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ICC World Cup 2019 | Can Team India Topple 300-Run Barrier Regularly?

Karthik Lakshmanan | Updated: May 16, 2019, 8:35 AM IST
ICC World Cup 2019 | Can Team India Topple 300-Run Barrier Regularly?

Virat Kohli batting against Australia (Getty Images)

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373, 361, 358, 359

In case you're wondering what these numbers are, these are the last four ODI innings scores in England. Pakistan have tried their best, but the monstrous and endless English line-up has made light work of the challenge.

More importantly, this is likely to be the trend for the ICC World Cup 2019 too. Despite perceptions among a few, England is not the place where the ball swings to make life difficult for batsmen. The white ball scenario in England has been quite different for a number of years now, making the country a batting paradise.

Since the last World Cup, there have been 40 scores of above 300 in 56 matches in England, easily the most in a country in the period. Over the last two years, England have scored 300+ 17 times in 45 matches, the most among all teams.

Unless things get drastically different over the next two months, it's clear that the team that has to win the World Cup has to match this big-hitting ability of England.

Do India have the game to score 300s?

In short, yes, they do, if two of their top three fire.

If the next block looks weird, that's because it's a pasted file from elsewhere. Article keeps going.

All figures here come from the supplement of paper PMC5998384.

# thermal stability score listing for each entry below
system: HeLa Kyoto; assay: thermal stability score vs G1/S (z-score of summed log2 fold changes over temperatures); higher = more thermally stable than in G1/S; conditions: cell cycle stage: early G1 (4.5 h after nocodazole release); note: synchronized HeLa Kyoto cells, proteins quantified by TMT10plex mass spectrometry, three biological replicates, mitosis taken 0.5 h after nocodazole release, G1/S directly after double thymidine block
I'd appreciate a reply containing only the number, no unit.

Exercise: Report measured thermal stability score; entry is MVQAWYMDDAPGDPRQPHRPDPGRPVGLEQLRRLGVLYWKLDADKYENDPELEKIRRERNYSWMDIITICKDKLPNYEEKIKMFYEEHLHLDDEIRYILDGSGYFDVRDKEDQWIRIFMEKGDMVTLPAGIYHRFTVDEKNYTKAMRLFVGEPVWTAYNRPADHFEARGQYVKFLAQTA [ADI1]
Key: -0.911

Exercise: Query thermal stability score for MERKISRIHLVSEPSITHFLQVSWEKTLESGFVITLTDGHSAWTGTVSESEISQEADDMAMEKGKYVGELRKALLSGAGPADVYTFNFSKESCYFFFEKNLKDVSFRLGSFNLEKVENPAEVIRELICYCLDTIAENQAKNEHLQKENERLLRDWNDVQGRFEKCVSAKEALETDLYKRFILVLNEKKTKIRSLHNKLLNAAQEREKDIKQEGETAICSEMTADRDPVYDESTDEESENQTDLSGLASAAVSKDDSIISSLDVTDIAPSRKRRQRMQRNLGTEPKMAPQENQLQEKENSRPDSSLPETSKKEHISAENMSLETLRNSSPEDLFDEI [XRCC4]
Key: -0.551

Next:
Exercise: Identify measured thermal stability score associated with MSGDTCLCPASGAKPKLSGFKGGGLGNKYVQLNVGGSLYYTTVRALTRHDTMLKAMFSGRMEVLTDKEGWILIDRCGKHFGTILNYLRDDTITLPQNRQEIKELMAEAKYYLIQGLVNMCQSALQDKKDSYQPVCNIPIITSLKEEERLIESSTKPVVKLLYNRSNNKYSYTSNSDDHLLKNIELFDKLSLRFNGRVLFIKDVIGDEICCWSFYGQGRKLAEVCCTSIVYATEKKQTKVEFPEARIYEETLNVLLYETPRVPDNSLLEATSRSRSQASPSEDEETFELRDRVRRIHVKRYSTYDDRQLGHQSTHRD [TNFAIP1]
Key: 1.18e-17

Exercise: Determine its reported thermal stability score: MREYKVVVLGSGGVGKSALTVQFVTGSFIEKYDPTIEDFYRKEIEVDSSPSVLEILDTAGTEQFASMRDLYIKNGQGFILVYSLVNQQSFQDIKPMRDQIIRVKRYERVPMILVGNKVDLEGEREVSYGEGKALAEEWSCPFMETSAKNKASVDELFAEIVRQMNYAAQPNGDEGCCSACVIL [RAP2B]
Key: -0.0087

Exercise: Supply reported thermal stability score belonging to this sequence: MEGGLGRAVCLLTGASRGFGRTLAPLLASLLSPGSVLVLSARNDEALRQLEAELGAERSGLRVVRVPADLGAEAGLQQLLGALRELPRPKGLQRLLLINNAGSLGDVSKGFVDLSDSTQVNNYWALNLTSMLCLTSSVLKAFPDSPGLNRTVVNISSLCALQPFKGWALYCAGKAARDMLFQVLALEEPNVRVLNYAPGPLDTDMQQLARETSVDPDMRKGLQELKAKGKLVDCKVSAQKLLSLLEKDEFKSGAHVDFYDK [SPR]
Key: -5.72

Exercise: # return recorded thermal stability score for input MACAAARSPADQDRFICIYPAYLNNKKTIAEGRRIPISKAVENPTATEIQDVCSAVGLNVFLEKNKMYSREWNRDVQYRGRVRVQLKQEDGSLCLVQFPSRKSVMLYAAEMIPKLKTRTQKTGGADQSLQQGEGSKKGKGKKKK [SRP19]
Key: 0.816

India have scored more than 300 13 times in the last two years, although they've played 14 ODIs more than England in the period. The next in the list is New Zealand, who have nine 300+ scores in 36 ODIs.

Unlike England, though, India is not a side that has hitters through the line up. The batting relies heavily on the top three - Shikhar Dhawan, Rohit Sharma and Virat Kohli. Of the 13 times India have scored more than 300, seven have come after century opening stands, and one after an opening stand of 71.

Shikhar Dhawan in action Shikhar Dhawan plays a shot during his innings of 92. (ICC)

In the remaining five matches, Kohli has scored centuries in four games, making up for the early loss of an opener.

With Ambati Rayudu out of the squad, there is no Indian batsman beyond the top three who has made a century in the last two years.

How did India fare in their last trip to England?

The lack of depth in batting came to the fore the last time India traveled to England, last year. With a batting line-up very similar to the one that's traveling for the World Cup - Suresh Raina instead of Kedar Jadhav the only change - India batted below their potential, losing the three-match series 1-2.

India's scores in England last year were:

269/2 in 40.1 overs chasing.
236 all out in 50 overs chasing 323.
256/8 in 50 overs batting first.

Apart from the first ODI, where Rohit scored 137 and Kohli 75, India felt the absence of firepower down the order. In the two matches, India went from 140/3 in 27 overs to 236 all out, and 156/4 in 31 overs to 256/8 after Kohli was dismissed. It forced MS Dhoni to play his typical waiting game, resulting in two slow knocks.